Bitcoin Miners Welcome 2.65% Difficulty Adjustment Drop

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Bitcoin Miners Welcome 2.65% Difficulty Adjustment Drop

Bitcoin miners breathed a sigh of relief after the difficulty adjustment took a 2.65% dip at the 806,400 block height. After holding its ground at a staggering 55.62 trillion for the last two weeks – this adjustment may very well signal an upswing for miner returns.

Consistent and dynamic, the Bitcoin network didn’t disappoint with its average hashrate: a whopping 386.2 exahash per second (EH/s) over the past fortnight. For those of you watching the charts, the numbers have been even more promising with the current global hashrate gravitating around 400 EH/s or, in simpler terms, 400,000,000 terahash per second (TH/s).

The next date in the difficulty adjustment is September 20, 2023, but we’ll have to wait and see which way it will go. These adjustments, for the uninitiated, can be pivotal in the mining profitability equation and the overall BTC supply and demand dynamic.

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Where Bitcoin’s At…

A snapshot of the current state of affairs: as of September 6, 2023, we’ve got 19,478,100 BTC circulating the ecosystem, leaving 1,521,900 BTC yet to be mined. In mining industry, Foundry USA is currently wearing the crown, as the dominant hashrate of 104.57 EH/s and accounting for a meaty 26.23% slice of the past 72 hours.

However, mining pool Antpool isn’t far behind, punching in with a 24.82% contribution and a 98.97 EH/s hashrate. For the record, there’s around 40 different mining pools all flexing their SHA256 muscles on the Bitcoin blockchain.

Now, for those crunching the numbers, there’s more good news. The hash price has seen a pleasant uptick. Rewind to August 29, and miners were raking in $60 daily for every petahash per second (PH/s).

Fast-forward to today, and that bounty has ascended to $61.72. With the way things stand, miners can look forward to a nifty $0.06173 reward for every TH/s they churn out.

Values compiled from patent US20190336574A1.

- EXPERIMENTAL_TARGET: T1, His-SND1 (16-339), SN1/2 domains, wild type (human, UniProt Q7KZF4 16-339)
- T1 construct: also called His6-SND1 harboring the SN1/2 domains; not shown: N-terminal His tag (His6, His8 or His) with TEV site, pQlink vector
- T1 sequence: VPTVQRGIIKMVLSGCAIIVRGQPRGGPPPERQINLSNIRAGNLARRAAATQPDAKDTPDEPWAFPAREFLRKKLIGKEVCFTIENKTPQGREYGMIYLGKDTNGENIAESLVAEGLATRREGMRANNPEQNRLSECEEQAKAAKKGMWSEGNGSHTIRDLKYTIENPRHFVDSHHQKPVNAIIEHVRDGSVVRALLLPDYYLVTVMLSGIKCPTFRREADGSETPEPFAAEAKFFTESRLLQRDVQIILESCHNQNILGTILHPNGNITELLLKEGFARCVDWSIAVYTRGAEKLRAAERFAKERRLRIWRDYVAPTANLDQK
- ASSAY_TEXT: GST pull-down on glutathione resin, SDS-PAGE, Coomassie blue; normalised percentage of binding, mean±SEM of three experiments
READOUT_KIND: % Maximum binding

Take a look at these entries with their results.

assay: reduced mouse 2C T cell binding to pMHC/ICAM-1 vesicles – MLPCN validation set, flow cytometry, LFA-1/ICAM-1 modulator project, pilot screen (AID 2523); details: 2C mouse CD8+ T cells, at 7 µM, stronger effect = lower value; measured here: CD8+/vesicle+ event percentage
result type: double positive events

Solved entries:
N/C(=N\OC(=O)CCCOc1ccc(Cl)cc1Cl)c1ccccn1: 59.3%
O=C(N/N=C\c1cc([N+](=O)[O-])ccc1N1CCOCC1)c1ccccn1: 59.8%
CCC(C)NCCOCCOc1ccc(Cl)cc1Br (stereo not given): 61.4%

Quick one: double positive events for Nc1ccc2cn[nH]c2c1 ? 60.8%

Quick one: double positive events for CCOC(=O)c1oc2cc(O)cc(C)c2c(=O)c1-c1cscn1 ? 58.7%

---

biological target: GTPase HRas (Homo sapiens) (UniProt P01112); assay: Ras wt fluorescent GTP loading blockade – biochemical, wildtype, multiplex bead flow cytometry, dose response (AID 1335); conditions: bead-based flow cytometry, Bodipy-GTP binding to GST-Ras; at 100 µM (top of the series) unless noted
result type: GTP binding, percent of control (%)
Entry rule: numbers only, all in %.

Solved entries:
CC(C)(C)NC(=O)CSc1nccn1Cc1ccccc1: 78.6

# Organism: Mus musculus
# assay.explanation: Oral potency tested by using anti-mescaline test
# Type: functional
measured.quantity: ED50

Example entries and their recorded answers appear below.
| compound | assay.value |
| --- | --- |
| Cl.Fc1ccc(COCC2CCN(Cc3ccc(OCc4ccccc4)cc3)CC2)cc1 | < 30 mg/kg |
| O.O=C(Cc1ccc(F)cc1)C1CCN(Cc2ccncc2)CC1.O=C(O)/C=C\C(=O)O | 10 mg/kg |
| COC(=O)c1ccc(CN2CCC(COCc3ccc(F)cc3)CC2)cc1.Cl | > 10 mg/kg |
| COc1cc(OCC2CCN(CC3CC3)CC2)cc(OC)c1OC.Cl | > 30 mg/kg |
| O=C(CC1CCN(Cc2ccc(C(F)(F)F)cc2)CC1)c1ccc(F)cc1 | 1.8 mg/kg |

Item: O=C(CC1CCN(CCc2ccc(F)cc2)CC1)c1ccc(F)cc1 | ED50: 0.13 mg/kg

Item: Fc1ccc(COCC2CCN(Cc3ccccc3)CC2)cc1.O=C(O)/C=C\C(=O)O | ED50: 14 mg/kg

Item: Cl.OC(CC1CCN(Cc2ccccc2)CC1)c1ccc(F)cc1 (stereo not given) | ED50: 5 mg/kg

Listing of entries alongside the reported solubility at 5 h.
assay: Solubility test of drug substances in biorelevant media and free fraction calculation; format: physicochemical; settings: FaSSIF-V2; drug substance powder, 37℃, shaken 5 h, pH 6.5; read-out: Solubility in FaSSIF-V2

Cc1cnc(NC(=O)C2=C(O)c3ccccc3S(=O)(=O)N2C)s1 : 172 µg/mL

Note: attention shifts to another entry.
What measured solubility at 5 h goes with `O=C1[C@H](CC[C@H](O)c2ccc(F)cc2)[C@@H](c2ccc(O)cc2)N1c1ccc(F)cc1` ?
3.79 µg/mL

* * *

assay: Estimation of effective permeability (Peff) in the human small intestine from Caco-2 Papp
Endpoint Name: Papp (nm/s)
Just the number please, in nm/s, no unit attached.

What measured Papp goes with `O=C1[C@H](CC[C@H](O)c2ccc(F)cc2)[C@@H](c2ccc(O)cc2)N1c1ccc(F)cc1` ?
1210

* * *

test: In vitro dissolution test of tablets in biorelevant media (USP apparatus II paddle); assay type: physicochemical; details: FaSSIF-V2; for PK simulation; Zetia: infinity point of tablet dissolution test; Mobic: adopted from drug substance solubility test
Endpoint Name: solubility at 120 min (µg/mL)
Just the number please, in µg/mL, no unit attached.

What is Bitcoin’s Mining Difficulty Adjustment?

Bitcoin’s mining difficulty adjustment is a built-in feature of the Bitcoin network designed to ensure that the time taken to produce a block remains consistent, approximately every ten minutes.

This self-correcting mechanism adjusts the difficulty level of mining a new block based on the total computational power currently active on the network.

In essence, if there’s a surge in computational power because of more miners joining the fray, the difficulty increases, ensuring that blocks aren’t produced too quickly.

Conversely, if miners exit the network and computational power drops, the difficulty decreases, preventing the network from slowing down excessively.

The significance of this adjustment lies in its ability to maintain Bitcoin’s block time, irrespective of the number of miners or the advancements in mining technology. It’s a pivotal feature that underpins Bitcoin’s security, decentralization, and inflation schedule.

By adjusting roughly every two weeks (or every 2,016 blocks to be precise), it ensures that no single miner or conglomerate can easily dominate the mining process, and it keeps Bitcoin’s issuance rate predictable and steady.


Please be advised that the contents of these posts are not to be construed as investment advice. While some of our contributors may be price analysts, their opinions and analyses are personal views and are shared with the intention of promoting discourse and understanding.

Always conduct your own research and consult with a professional financial advisor before making any investment decisions. The Bitcoin market can be volatile, and past performance is not indicative of future results. Invest at your own risk.

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